The recent decision preventing Owners Corporations from blanket bans on pets in New South Wales apartment buildings, meaning all unit owners can keep pets in their homes, was seen as a big win for animal lovers. But according to the Real Estate Institute of NSW (REINSW), it has also fuelled confusion among landlords and tenants.
In the weeks since the NSW Court of Appeal ruled in favour of a Darlinghurst apartment – and pet – owner, stories have emerged of tenants mistakenly assuming the right to keep a pet in their rented apartment extends to them, REINSW CEO Tim McKibbin says.
At the same time, landlords are in the awkward position of being “damned if they do, damned if they don’t.”
“As it stands, it’s confusing for both tenants and landlords,” Mr McKibbin says.
“It’s not widely understood that landlords can refuse a tenant from having a pet, irrespective of any by-law preventing the Owners Corporation from making a blanket ban.
“A lot of tenants aren’t aware of this. In some ways, landlords are damned if they do and damned if they don’t. To grant their tenant permission to keep a pet in their apartment, the landlord also takes responsibility for the tenant’s adherence to the by-laws that govern the keeping of pets in the building.
“If the tenant takes the pet to the wrong common areas, the landlord is the one who has not been compliant. If the tenant fails to clean up after their pet, again the landlord is the one who has failed to comply.
“There are other concerns too. For instance, the potential for the pet to damage the landlord’s property, and even more fundamentally, what constitutes a suitable ‘pet’? I’m reminded of the story of an Eastern Suburbs apartment resident living with his horse!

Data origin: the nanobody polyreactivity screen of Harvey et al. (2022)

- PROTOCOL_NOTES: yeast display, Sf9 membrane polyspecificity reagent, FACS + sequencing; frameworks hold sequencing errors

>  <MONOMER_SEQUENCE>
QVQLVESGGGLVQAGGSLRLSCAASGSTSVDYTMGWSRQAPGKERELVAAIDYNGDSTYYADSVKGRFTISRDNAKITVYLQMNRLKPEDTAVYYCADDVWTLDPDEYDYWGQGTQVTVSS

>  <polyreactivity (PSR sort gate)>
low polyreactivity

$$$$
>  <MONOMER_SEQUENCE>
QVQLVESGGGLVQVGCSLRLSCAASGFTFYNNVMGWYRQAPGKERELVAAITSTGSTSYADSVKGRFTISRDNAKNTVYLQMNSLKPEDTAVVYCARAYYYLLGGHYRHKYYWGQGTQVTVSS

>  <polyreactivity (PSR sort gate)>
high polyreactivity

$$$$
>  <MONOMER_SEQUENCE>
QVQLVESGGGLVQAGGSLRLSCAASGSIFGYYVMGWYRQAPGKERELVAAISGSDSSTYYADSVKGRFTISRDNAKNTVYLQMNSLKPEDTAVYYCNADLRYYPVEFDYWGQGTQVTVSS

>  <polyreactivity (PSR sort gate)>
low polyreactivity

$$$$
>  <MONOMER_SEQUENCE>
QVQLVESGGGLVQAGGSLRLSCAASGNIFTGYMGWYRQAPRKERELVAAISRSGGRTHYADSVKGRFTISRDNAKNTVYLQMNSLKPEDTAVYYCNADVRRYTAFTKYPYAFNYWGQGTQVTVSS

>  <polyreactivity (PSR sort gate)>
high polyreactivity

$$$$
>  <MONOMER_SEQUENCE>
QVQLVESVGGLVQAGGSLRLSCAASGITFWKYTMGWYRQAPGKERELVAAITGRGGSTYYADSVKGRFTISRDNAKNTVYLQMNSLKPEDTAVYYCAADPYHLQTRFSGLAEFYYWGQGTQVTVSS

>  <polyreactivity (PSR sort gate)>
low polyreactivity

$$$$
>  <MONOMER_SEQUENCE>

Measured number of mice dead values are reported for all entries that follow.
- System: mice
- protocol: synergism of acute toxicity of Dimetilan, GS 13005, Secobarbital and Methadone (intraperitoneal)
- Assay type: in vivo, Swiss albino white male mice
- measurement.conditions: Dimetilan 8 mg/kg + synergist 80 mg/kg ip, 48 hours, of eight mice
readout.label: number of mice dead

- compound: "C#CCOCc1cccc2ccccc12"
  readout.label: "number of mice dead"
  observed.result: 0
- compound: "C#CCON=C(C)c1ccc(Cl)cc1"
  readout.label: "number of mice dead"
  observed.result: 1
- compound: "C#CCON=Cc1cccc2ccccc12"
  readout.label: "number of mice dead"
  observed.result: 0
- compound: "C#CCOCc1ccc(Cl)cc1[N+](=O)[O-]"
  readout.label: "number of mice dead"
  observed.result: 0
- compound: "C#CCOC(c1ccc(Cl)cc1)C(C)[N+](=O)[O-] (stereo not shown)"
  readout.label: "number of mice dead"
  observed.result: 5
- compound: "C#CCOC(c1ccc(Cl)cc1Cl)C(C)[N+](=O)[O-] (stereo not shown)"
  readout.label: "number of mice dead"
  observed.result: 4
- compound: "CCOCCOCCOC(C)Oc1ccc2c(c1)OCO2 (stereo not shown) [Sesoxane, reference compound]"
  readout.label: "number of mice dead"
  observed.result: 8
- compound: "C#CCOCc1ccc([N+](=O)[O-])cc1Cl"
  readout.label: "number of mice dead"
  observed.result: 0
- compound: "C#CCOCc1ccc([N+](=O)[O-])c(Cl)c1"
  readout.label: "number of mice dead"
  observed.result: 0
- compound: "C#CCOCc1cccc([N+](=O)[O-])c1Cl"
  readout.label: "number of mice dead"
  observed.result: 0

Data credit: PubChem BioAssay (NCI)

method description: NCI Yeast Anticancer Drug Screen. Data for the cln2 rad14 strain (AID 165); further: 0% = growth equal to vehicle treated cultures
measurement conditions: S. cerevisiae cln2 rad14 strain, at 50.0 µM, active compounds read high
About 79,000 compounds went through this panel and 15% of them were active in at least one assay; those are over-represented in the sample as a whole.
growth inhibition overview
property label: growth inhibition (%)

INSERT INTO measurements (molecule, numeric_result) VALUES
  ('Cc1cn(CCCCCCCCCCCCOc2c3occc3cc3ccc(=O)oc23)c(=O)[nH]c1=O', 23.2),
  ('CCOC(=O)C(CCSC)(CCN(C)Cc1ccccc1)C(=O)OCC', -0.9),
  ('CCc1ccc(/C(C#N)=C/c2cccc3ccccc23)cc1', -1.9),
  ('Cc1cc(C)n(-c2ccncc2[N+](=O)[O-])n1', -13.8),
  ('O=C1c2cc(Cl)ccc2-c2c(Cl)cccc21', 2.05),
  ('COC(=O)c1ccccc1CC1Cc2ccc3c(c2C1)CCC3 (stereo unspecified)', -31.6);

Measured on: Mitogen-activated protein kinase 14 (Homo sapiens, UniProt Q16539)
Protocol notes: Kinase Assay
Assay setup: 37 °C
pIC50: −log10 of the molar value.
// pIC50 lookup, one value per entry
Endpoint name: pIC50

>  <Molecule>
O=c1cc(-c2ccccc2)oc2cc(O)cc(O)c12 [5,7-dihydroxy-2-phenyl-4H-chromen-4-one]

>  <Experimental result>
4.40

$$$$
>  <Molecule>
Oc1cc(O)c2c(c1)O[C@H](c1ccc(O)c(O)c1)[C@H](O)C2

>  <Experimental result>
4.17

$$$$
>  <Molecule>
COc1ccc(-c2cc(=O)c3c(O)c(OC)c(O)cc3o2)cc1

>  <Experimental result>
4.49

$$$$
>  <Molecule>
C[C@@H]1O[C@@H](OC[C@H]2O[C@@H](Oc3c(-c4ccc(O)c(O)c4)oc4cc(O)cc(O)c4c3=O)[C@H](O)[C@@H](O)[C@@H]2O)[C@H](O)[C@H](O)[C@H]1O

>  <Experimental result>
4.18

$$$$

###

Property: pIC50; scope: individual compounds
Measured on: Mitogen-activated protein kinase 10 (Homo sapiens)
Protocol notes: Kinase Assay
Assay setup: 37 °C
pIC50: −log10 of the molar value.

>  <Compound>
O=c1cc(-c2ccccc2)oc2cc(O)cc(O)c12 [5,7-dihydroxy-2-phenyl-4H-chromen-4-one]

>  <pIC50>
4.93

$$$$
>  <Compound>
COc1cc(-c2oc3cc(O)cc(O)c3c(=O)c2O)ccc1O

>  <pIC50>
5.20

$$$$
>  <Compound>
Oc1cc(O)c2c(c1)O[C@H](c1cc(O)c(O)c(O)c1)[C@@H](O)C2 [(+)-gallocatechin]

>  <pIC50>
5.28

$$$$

“On the other hand, if a landlord doesn’t permit the tenant to keep a pet, they risk the wrath of their tenant. Add into the mix the fact that tenants now have the right to know their landlord’s address, and there’s another layer of privacy and security concerns for mum-and-dad investors.
“At the end of the day, it’s important to remember the basis on which rental agreements exist. The rented property is indeed the tenant’s home, but the property itself belongs to the landlord,” Mr McKibbin says.
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For further information contact:
Tim McKibbin, Chief Executive Officer, REINSW
Mobile: 0415 931 013
Stephen Naylor, Wise McBaron
Mobile: 0432 656 193
The Real Estate Institute of New South Wales (REINSW) is the peak industry body for real estate agents and property professionals in NSW. It represents more than 2000 agencies across residential sales, property management, commercial, strata management, buyers’ agency, agency services and auctioneering. Established in 1910, REINSW works to improve the standards, professionalism and expertise of its members to continually evolve and innovate the industry. It lobbies the government and industry on behalf of members, develops new products and services to benefit agencies and professionals, and offers training and ongoing professional development. For more information, visit reinsw.com.au.